This Year Marks the 100th Anniversary of the 19th Amendment Giving Women the Vote

In Contrast to the Supreme Court’s Early and Consistent Support for Corporations, Expanding Democratic Rights to Disenfranchised Groups Has Involved Extended Grassroots Struggles

Women's suffrage activist Elizabeth Cady Stanton was a leading voice at the Seneca Falls Convention AP File

Unlike the long, torturous process that women, racial minorities, and the gay and lesbian community endured in winning their rights, corporations successfully waged campaigns to establish their rights and win greater freedom from business regulations in the courts of law – much sooner, more easily, and not based on national consensus.

The Women’s Suffrage Movement began in 1848 at a women’s rights convention in Seneca Falls, New York, and lasted decades.  Attempting to win a judicial victory granting women the right to vote, Virginia Minor, a suffragist, applied for voter registration in 1872 in Missouri, a state that prohibited women from voting. After she was denied registration, Minor sued the state, claiming that voting was a privilege or immunity protected by the 14th Amendment. In 1874, the Supreme Court unanimously ruled in Minor v. Happersett that the 14th Amendment did not extend the right to vote to female citizens.

 

Through organized rallies, protests and action, the national movement for women’s suffrage grew and pressure built in Congress and the states. In 1920, more than 60 years after the movement began, the 19th Amendment was ratified, prohibiting voter discrimination on the basis of sex and overturning the Minor decision.

In addition to women’s suffrage, Americans have amended the Constitution 6 additional times to overrule the Court, removing barriers to political equality and strengthening our democracy.  The 13th, 14th and 15th Amendments corrected the notorious Dred Scott decision that tried to lock in slavery and oppression as Constitutional law. The 17th Amendment created the popular election of U.S. Senators, the 24th amendment abolished the poll tax, and in 1971, the 26th amendment lowered the voting age to 18.

In marked contrast, and despite broad public opinion in favor of business regulations and campaign finance limits, the Supreme Court has consistently ruled on the side of corporations’ constitutional rights.  Adam Winkler explains in We the Corporations: How American Businesses Won Their Civil Rights, whether it involved railroad, tobacco, oil, automobile, insurance, steel, newspaper, or other interests, and regardless of whether the Supreme Court was liberal or conservative, major corporations have mobilized significant resources to press for, and frequently win, court decisions to defeat unwanted government regulations.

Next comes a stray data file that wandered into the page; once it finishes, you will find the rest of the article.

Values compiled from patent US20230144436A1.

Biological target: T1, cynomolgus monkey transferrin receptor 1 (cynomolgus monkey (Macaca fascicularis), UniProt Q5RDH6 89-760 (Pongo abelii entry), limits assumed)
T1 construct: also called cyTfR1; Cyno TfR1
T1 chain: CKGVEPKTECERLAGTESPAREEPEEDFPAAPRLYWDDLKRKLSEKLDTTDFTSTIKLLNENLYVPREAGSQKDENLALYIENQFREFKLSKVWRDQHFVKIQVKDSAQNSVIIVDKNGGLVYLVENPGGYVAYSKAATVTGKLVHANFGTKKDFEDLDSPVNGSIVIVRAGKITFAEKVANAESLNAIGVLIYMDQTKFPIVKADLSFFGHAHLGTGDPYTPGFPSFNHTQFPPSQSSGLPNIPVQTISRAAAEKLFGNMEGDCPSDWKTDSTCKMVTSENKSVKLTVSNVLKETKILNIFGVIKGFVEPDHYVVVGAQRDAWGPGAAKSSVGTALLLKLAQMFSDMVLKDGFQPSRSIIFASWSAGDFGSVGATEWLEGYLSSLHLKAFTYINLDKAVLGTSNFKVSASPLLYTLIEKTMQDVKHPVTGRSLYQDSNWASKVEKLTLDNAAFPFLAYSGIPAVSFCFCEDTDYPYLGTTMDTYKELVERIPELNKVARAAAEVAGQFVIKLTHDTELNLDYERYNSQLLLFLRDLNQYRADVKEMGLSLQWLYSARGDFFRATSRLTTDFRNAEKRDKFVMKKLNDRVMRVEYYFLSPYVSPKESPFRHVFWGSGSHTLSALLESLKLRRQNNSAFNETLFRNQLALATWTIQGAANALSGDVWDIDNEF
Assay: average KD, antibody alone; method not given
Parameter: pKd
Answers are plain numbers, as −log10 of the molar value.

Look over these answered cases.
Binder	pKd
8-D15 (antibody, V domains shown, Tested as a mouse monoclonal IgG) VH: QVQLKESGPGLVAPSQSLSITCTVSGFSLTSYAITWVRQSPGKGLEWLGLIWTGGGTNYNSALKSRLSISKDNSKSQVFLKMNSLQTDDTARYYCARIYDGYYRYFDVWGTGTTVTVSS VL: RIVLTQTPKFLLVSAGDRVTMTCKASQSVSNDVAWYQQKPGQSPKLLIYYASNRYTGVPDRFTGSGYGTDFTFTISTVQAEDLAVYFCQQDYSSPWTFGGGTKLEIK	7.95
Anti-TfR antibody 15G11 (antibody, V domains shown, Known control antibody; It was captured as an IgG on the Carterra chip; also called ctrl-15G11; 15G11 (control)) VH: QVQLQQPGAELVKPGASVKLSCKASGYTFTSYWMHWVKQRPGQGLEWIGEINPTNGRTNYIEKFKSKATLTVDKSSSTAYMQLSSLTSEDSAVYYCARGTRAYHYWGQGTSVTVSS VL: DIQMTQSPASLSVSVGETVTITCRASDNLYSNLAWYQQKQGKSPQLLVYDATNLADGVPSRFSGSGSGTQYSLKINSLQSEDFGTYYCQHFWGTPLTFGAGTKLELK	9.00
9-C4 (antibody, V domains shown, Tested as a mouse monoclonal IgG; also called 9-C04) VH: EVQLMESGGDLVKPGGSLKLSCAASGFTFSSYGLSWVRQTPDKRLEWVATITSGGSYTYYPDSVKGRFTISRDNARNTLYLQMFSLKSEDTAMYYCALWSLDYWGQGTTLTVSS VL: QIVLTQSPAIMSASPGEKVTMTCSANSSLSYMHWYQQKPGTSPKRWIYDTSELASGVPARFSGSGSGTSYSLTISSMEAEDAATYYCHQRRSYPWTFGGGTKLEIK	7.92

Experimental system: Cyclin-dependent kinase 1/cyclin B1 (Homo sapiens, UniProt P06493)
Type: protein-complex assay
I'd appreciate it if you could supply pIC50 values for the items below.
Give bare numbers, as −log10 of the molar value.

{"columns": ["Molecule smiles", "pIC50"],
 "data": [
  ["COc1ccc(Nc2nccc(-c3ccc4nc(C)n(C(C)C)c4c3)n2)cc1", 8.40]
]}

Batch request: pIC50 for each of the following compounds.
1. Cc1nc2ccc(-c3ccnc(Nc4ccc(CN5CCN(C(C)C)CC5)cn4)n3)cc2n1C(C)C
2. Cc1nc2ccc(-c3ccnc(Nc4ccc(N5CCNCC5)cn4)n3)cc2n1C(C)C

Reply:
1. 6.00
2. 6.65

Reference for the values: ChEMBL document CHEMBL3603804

Supreme Court decisions over the past half century are particularly egregious for having sold out our democracy to corporations, billionaires, and lobbyists. The Citizens United v. the FEC Supreme Court Ruling in 2010 was one of a series of Supreme Court decisions stretching back to Buckley v. Valeo in the 1970s that have eroded citizens’ ability to regulate election spending so as to control corruption and incentivize politicians to seek broad citizen support.  Now wealthy donors and special interests are free to spend without limits through Super PACs and “dark money” groups. 

Grassroots activism will certainly be required once again to effect change and restore equal representation for all by limiting the toxic influence of big money on politics.  An amendment to the Constitution is necessary, as it is extremely unlikely that the Supreme Court will reverse its position on this issue or that Congress will act on its own as its members are the primary beneficiaries of the current system.

Overwhelming majorities of Democrats, Republicans, and Independents oppose the corruption and influence of money in politics and support comprehensive reform of our campaign finance system. To date, 20 states have passed resolutions supporting an amendment to the U.S. Constitution which authorizes Congress and the states to regulate election spending.  How long will it take for citizen activism across the nation to build pressure for enacting such an amendment? – the example of the suffragists shows how grit and determination can get the job done.

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